The owner and operator of the Cathay Manor in Chinatown was charged with 16 misdemeanors related to allegedly unmaintained and inoperable elevators in the 16-story apartment building for low-income seniors, Los Angeles City Attorney Mike Feuer announced Thursday.

“It’s outrageous that vulnerable seniors living in a 16-story high-rise have endured multiple days without safe and working elevators. These are parents and grandparents having to forego daily activities like medical appointments, shopping for food or meeting with friends and family. Nobody — especially older adults — should be trapped as we allege has happened here,” said Feuer.

The charges were filed against C.C.O.A. Housing Corporation and its CEO and President Gong (Donald) Toy. Toy did not immediately respond to a request for statement.

According to the City Attorney’s Office, the Department of Building and Safety received an anonymous complaint that both elevators were out of service at the 270-unit building at 600 N. Broadway. An inspector visited the facility and confirmed that the elevators were inoperable. C.C.O.A. Housing Corporation was issued a notice to repair the elevators, and one elevator was repaired when an inspector revisited the building a week later.

However, the Department of Building and Safety received another complaint about the elevators being inoperable on Oct. 15, and an inspector confirmed that both elevators were out of service. A notice to repair was issued, but during the follow-up inspection the two elevators were still out of service.

The case was submitted to the City Attorney’s Office after a final inspection last week, which showed that the elevators were still broken. Inspectors also found that the elevators hadn’t been tested or maintained in compliance with the Los Angeles Fire Department’s fire safety protocols for building’s fire protection equipment. As a temporary measure, the building is under a fire watch by the LAFD.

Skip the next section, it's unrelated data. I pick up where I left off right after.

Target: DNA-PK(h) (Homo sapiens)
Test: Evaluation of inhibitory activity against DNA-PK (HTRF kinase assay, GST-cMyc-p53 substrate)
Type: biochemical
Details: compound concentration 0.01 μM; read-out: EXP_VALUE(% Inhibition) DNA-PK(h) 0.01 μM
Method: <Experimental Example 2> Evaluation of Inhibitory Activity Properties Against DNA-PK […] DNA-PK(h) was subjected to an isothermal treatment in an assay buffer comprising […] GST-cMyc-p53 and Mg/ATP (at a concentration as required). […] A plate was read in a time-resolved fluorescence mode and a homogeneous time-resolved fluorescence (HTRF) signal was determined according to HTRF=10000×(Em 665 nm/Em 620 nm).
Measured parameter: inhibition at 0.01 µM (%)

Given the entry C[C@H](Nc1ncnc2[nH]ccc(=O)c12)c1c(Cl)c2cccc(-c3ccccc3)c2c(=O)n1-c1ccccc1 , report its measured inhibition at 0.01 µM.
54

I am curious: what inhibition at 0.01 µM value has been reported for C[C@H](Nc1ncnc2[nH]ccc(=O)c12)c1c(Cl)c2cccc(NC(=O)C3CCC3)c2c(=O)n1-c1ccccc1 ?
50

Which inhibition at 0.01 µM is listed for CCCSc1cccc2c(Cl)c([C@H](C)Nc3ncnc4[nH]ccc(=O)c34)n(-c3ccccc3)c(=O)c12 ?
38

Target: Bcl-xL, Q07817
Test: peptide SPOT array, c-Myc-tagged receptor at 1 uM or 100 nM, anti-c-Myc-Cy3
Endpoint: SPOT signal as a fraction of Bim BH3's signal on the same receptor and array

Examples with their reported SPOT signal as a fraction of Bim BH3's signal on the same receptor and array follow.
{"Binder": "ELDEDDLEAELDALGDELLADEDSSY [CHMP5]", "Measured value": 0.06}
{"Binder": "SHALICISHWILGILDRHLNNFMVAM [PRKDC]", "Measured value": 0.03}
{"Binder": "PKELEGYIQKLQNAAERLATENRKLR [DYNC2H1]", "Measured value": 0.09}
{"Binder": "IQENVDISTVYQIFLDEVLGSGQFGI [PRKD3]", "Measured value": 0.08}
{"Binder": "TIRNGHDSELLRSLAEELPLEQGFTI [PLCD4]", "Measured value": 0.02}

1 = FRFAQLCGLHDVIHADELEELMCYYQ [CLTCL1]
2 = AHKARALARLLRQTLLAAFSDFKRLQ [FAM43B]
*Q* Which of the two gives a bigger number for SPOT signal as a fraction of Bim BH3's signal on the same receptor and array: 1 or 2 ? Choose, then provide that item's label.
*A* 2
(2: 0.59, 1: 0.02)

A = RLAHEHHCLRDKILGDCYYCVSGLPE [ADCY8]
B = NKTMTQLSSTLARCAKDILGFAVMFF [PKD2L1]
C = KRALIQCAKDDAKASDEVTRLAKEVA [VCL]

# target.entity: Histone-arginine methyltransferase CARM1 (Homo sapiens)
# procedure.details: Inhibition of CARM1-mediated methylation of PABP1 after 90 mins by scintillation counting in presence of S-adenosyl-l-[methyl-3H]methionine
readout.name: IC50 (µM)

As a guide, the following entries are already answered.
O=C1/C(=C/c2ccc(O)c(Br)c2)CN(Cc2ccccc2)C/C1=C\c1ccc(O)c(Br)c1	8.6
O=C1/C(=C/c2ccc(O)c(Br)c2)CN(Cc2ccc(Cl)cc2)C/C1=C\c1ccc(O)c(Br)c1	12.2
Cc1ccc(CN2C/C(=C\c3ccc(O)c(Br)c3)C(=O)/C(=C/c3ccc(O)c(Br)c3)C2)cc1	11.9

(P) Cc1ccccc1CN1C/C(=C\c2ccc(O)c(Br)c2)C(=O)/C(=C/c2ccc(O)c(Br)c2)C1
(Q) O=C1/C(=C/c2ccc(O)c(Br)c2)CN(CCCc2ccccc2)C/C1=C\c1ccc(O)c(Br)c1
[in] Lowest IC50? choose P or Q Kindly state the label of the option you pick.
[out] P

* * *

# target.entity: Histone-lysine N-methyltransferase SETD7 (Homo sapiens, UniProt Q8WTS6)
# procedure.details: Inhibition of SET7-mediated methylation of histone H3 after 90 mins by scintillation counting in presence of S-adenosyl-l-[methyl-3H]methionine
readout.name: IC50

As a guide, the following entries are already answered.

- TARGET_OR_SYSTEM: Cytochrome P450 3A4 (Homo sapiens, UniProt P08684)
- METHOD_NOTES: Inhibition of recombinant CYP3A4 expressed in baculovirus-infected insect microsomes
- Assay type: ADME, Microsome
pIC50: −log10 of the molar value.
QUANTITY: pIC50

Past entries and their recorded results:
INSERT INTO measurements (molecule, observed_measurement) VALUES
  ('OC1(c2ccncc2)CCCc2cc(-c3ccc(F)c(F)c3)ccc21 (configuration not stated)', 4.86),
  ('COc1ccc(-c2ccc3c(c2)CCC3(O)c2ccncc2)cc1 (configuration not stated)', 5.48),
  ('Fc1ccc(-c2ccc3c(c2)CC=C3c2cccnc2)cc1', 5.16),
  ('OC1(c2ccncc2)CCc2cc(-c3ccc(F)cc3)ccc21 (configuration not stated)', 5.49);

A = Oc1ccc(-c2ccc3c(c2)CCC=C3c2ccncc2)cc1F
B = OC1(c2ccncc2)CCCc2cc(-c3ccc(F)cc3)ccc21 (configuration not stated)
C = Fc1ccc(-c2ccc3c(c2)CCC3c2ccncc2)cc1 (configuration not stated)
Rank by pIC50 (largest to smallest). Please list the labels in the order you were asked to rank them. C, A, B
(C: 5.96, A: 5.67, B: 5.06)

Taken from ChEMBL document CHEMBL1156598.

Los Angeles City Councilman Gil Cedillo, who represents Chinatown, said the city is working to get one elevator manually operable within 48 hours while the second elevator is modernized.

“While I understand the supply chain issue due to the pandemic and the difficulty to get the elevator parts for an old elevator that was built by a company that is no longer in business, my paramount concern is for the safety and access of the seniors and tenants in Cathay Manor. My office had brought together the Housing Department, Department of Building and Safety to fix the elevator previously. The elevator was later inspected and tagged as being non-compliant because the elevator would not stop appropriately on certain floors. My office again brought the appropriate city departments, including the Housing Department, Department of Building and Safety and the City Attorney’s Civil Branch, to work on immediate solutions to have at least one of the elevators to be in operation,” Cedillo said.

The 16 charges against C.C.O.A. and Toy are related to the alleged failure to address inoperable elevators over the last two months, the alleged failure to properly maintain and repair the building and equipment inside the building, the alleged failure to test and maintain equipment in accordance with the fire department’s fire safety protocols and their alleged failure to comply with the city’s orders to comply with the law. Each misdemeanor is punishable by up to $1,000 and/or up to six months in the county jail.

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